Eric Brenman is a Psychoanalyst, a former president of the Psychoanalytical Society and a training analyst.

Neville Symington: What is a psychoanalyst?


Neville Symington concludes the Society series with this discussion of the essentials of psychoanalysis


As I write this article with focussed concentration I do not hear the plane flying overhead until my son draws my attention to it. Now I become conscious of something which I had been unconscious of. I was unconscious of the noise of the plane because my attention was focused upon the words in front of me. Once my son drew my attention to the noise then I hear it. Let us now consider another scenario.

Yesterday I was complaining about Ron because he is always making fun of his wife in a cruel way. The next day I tease my wife as she burns a stew in the saucepan. Just at that moment my son says to me, "You're just as bad as Ron. Yesterday you were complaining about him because of the way he makes fun of his wife and to-day you are doing exactly the same". I squirm and am just about to abuse him when I get a grip of myself and smile at him wryly.

When he points out to me the noise of the plane I receive the information benignly. When he points out my contradictory behaviour I become emotionally heated. In the first case he points to something outside of myself which I had not noticed. In the second case he draws attention to my own emotional behaviour. In both cases until my son's intervention I had not been conscious of the event but whereas in the former I receive the information with equanimity, in the latter I react by trying to repudiate it and push it away.

Freud noted the difference between two such unconscious events and named the first preconscious and the second unconscious. He also noted that people did not like it when unconscious events were brought to their notice. In everyday gossip I frequently say things like the following, 'Rosemary is incredibly jealous. I feel sorry for her husband'; or, 'Tom is so envious that he does all he can to stop his colleagues from flourishing'; or, 'Joseph is so mean-minded it cripples his perception of life'.

My sharp eyes are all too ready to make such judgements about others but am I able to say of myself that I am incredibly jealous, extremely envious or very mean-minded? Yet emotionally I act in such ways that earn those judgments and sometimes they are lucidly obvious to others and yet my eyes are blind when it comes to myself. If I hit someone with my fist I know that I have hit him. If I act emotionally in a sadistic way I do not know it, or I am likely not to know it. If I act emotionally in a way that could be described as vicious, whether it be sadistic, jealous, envious, or mean-minded, it is likely that I will not know it. I actively prevent myself from knowing that I act in such ways. I construct an unconscious veil which then presides over the arena where I play out my emotionally vicious acts. (Freud called this active prevention of self-knowledge resistance.) I may be so frightened of knowing these dark inner deeds that it prevents me also from knowing my acts of love. It is this area of unawareness that Freud called the unconscious. In a truculent mood I might say I am quite free to act in an emotionally vicious way if I want. I can, in the sense that no one can stop me but Freud made a startling discovery. He found that the source of neurosis and psychosis lies precisely in my emotionally vicious activity and in my active resistance to knowing it. Looking at it in reverse Freud made the revolutionary discovery that self-knowledge lies at the root of mental health. Freud stumbled upon this truth almost by accident. In trying to discover the origins of neurotic symptoms in his patients he found they were caused by resistance to knowing their own vicious acts. In his classic book The Interpretation of Dreams he gives numerous examples where he was able to trace a neurotic symptom back to an emotional wish of which the patient had been unaware. Many of the dreams in that book were his own and by scrutinising them he became aware of his own resistance to self-knowledge in several areas of his mental life. The book is a record of his personal growth in self- knowledge. Patients come to the analyst because they are suffering emotional distress. It is a principle of psychoanalysis that this suffering finds its origin in our emotional resistance to self- knowledge. As self-knowledge is filled with sadness, regret, guilt and pain we all need great strength in order to bear it. The analyst helps the patient to bear it. Self-knowledge also leads the patient to reduce his emotionally vicious behaviour and open his psyche to creative loving acts. Its goal is to help patients know themselves and become more loving. Our conclusion has to be that an effective analysis enables someone to become a creative and giving person. That we frequently fail to achieve such an outcome is a function of the human condition.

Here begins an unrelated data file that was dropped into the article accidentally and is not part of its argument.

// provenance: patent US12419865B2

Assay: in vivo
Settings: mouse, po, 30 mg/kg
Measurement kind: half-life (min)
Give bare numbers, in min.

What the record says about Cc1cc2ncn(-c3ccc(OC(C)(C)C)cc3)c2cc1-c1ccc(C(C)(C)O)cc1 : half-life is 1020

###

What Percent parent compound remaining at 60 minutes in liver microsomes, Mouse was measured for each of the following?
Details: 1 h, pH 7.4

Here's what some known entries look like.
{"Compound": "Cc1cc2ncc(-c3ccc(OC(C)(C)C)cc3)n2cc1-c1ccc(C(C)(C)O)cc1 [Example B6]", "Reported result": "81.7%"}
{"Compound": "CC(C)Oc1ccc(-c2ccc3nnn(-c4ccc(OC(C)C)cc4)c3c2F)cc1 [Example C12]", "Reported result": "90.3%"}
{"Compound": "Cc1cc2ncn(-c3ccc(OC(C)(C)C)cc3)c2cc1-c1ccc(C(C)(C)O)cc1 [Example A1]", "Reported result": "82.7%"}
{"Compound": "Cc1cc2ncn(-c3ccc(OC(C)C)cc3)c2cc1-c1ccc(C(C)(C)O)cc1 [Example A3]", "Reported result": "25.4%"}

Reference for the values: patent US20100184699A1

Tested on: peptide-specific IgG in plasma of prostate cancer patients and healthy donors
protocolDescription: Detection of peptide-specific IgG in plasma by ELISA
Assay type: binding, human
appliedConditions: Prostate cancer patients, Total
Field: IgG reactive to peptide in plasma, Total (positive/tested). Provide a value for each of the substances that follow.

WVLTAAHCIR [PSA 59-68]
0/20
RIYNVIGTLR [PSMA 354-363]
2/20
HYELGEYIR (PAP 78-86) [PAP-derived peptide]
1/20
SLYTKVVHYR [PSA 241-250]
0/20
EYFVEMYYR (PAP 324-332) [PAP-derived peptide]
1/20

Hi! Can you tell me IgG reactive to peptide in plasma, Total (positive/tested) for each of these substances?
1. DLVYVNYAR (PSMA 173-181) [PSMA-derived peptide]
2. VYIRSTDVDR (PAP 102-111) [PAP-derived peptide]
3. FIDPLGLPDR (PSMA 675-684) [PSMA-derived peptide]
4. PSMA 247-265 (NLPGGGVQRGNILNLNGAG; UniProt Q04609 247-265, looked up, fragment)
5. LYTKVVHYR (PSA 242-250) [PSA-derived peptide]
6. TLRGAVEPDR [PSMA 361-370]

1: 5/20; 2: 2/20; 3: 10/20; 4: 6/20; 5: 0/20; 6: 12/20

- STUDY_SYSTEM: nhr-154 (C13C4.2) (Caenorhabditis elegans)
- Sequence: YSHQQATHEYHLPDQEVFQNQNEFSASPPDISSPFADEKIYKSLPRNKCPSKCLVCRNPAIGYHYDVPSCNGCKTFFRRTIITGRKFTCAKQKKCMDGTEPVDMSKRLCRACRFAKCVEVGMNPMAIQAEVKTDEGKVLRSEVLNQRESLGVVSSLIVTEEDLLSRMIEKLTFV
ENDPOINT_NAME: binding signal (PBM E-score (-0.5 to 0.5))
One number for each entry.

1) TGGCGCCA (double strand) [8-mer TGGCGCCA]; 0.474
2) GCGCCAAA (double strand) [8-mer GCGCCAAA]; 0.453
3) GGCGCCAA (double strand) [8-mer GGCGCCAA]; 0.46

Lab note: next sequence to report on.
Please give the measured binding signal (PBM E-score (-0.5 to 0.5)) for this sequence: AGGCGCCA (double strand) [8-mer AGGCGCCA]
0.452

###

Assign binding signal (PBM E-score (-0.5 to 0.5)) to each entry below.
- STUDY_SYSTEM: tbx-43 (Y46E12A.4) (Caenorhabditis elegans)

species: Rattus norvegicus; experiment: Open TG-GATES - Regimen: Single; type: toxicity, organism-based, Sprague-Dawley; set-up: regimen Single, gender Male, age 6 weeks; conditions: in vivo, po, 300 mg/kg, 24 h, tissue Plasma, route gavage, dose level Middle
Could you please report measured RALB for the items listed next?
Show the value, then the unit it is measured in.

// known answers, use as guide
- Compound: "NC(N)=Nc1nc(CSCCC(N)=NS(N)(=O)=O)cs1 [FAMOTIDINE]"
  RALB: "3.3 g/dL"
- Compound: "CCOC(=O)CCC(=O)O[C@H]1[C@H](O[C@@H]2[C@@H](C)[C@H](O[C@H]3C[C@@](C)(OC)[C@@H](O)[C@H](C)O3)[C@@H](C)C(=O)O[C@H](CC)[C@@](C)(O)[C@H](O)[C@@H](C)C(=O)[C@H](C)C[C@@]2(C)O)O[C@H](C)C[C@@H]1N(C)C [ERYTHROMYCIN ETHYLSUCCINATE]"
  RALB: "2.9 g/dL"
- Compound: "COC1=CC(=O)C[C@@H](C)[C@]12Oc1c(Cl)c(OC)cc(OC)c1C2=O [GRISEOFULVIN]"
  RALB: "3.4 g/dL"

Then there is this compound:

Neville Symington is a member of the British Psychoanalytical Society, and is currently residing in Australia.


Copyright © 2000 The British Psychoanalytical Society & Institute of Psychoanalysis, London